In these parts, the term Snowbirds refers to retirees from the northern states that spend their winters here, and then return home for the warmer months.

But if you go far enough north, Snowbirds refers to the excellent Canadian flight demonstration team.


This is What's Infuriating About Professional Sports


Boston Celtics point guard Rajon Rondo is a very poor shooter.  From the free throw line, he has gone from mediocre to downright abysmal.   Rather than taking Rondo to task for his performance, an article by Celtics beat writer A. Sherrod Blakely at CSNNE on the subject is all but an excuse-making session for a professional basketball player, a ball-handling guard, no less, being such a poor free throw shooter.   Rondo’s coach, Brad Stevens, talks as if there is simply some fine tuning and a confidence issue.

“The only way that it’s going to be brought up is by everybody else on the outside,” Stevens said. “So all we’re going to do is encourage and try to help in the small ways we can. But it’s about feeling good about yourself, about going in and knocking the next one in. That’s a lot easier said than done. That’s something that, I want him on the line again in a tie game with a minute to go. He’ll make those.”

Really?  Seems Rondo has been a terrible free throw shooter his entire career, making a dismal 61.5% (the league average is over 78%) over nine seasons.  He has two years in which he failed to make 60%, and so far this season he has been historically bad.  Rondo is just 9 for 28 from the free throw line, 32.1% thus far in 2014-15.  And he is the guy that is the Celtics’ ball handler, the one who needs to be automatic from the line, because he is the one you want with the ball and a lead in the closing seconds of a tight game.  Except he stinks from the free throw line.  And for years, the Celtics have inserted other players in those situations specifically because their “star” point guard is so bad in the clutch.  You want him on the line in a tie game, coach?  Funny, so does the other team.  Methinks you are full of it.

But don’t worry, Rondo promises to get into the gym and “fix” his problem.

“I’m gonna work on it,” Rondo said. “I don’t have the answer on it now. When I figure it out, I start making nine-for-10 I’ll let you know what I did to tweak it.”

Gee, thanks for the effort.  For a salary of $12.9 million, or $35,000 A DAY, one is glad to know that you are willing to put in the work.  After how many years of piss-poor performance?  How many games has it cost your team in the regular season and playoffs?  After nine professional seasons, NOW you are going to “work on it”?   And then this bit of new-age athletic advice from Coach Stevens:

“So I think that, you go in, put your work in. It doesn’t have to be thousands and thousands of hours. It doesn’t have to be hundreds and hundreds of free throws every session. Just get it right, and move on. And believe in yourself to make the next one because the people around you support you.”

Sorry, Brad, it IS thousands of hours.  Confidence comes with practice.  Thousands and tens of thousands of shots, practicing proper form and fundamentals.  Drills for the fingertips, against a wall.  Time in an empty gym.  A lot of time.  Dedication, and hard work.  Something fewer and fewer professional athletes are willing to put in to turn their talents into skills.  It has nothing to do with “support”.  Good gravy.  Such excuse-making is a source of increasing frustration for me and many others who have been watchers of professional sports.  I routinely turn off games in which I see the mediocrity on display that denotes a lack of hard work, and a lack of mastery of fundamentals.  Empty my wallet to buy a ticket to watch it live?  Not a chance.  I don’t want to hear how much you burn to win on game day, when you cannot be bothered to put in the sweat on practice day.  An hour a day in the gym (positing an 8 hour day, Rondo makes $4,500 an hour) shooting free throws is pretty good work if you can get it.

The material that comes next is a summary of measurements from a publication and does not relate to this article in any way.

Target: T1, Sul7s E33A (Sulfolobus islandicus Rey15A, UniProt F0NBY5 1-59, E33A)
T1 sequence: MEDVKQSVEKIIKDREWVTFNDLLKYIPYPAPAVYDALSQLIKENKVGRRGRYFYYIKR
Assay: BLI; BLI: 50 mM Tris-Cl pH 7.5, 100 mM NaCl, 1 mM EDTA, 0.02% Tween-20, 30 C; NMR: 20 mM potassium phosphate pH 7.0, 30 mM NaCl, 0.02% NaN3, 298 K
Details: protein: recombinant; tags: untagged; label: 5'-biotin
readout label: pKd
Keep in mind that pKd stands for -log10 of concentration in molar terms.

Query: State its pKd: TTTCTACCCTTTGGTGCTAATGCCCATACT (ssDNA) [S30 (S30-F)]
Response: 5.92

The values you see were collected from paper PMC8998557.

Despite Rondo’s assurances, I doubt he will get any better, except for fleeting stretches here and there.  He hasn’t in nine professional seasons.  And he has been unwilling to put in the work to improve.  Short of some sort of physical disorder, if he’d have worked, he would be better.  Rondo remains what he has been for his entire career, an awful free throw shooter and poor jump shooter whose shortcomings continue to hurt his team.

If you want to be the star of the team and you stink, don’t be surprised if your team stinks.  And if you are the star and are unwilling to work, don’t be surprised if your teammates aren’t willing to work.  And don’t be surprised if I, and many like me, change the channel.

The Upside to Prowler Retirement

Sad to see the old gal go, though it is a well earned retirement. On the other hand, goodly numbers are going to museums around the nation. And the closest to me, Palm Springs Air Museum is the recipient of one. It will take some time to deactivate the jet. All the fuel and hydraulic fluids need to be removed, as well as sensitive electronics, such as the secure radios and the electronic warfare components. Most importantly, the various pyrotechnic devices need to be removed. It would be a bad thing to have the ejection seats fire in a hangar.

Here’s a bit more background and video.

Thanksgiving dinner in the field

The Army has traditionally gone to somewhat great lengths to try to ensure every soldier has a traditional Thanksgiving dinner whether at home station, or deployed to war. And for the most part, they succeed. I’m sure every career helicopter pilot has a tale of flying a mermite can of turkey and dressing to some remote hilltop.

At any given time, there are bound to be some detachments of soldiers in isolated areas where regularly supplying them with hot meals is a logistical challenge. At the same time, the size of the detachment is too small to justify sending a cook and kitchen forward to feed them.